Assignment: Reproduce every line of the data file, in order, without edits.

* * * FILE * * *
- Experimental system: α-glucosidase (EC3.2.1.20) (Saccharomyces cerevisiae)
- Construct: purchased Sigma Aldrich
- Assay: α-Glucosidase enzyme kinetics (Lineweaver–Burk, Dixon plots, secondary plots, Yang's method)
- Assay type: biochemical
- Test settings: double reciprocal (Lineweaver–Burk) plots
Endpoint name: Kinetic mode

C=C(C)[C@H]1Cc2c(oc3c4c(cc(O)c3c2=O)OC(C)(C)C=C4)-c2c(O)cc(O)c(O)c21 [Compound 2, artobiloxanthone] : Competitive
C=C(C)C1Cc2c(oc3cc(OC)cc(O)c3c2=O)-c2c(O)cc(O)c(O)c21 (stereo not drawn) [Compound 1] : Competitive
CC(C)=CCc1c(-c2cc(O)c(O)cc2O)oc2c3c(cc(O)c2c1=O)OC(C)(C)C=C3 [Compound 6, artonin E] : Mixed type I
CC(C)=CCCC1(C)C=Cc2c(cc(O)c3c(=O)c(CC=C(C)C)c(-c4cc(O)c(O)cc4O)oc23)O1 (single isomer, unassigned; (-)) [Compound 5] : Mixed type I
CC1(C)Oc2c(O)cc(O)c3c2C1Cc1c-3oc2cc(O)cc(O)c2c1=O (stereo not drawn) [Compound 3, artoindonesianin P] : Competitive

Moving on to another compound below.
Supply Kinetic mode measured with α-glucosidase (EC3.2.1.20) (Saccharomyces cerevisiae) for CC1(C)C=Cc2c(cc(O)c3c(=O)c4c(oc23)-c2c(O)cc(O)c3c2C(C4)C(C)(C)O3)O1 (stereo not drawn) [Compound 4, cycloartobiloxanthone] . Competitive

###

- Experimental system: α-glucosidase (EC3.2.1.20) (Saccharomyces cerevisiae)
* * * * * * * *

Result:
- Experimental system: α-glucosidase (EC3.2.1.20) (Saccharomyces cerevisiae)
- Construct: purchased Sigma Aldrich
- Assay: α-Glucosidase enzyme kinetics (Lineweaver–Burk, Dixon plots, secondary plots, Yang's method)
- Assay type: biochemical
- Test settings: double reciprocal (Lineweaver–Burk) plots
Endpoint name: Kinetic mode

C=C(C)[C@H]1Cc2c(oc3c4c(cc(O)c3c2=O)OC(C)(C)C=C4)-c2c(O)cc(O)c(O)c21 [Compound 2, artobiloxanthone] : Competitive
C=C(C)C1Cc2c(oc3cc(OC)cc(O)c3c2=O)-c2c(O)cc(O)c(O)c21 (stereo not drawn) [Compound 1] : Competitive
CC(C)=CCc1c(-c2cc(O)c(O)cc2O)oc2c3c(cc(O)c2c1=O)OC(C)(C)C=C3 [Compound 6, artonin E] : Mixed type I
CC(C)=CCCC1(C)C=Cc2c(cc(O)c3c(=O)c(CC=C(C)C)c(-c4cc(O)c(O)cc4O)oc23)O1 (single isomer, unassigned; (-)) [Compound 5] : Mixed type I
CC1(C)Oc2c(O)cc(O)c3c2C1Cc1c-3oc2cc(O)cc(O)c2c1=O (stereo not drawn) [Compound 3, artoindonesianin P] : Competitive

Moving on to another compound below.
Supply Kinetic mode measured with α-glucosidase (EC3.2.1.20) (Saccharomyces cerevisiae) for CC1(C)C=Cc2c(cc(O)c3c(=O)c4c(oc23)-c2c(O)cc(O)c3c2C(C4)C(C)(C)O3)O1 (stereo not drawn) [Compound 4, cycloartobiloxanthone] . Competitive

###

- Experimental system: α-glucosidase (EC3.2.1.20) (Saccharomyces cerevisiae)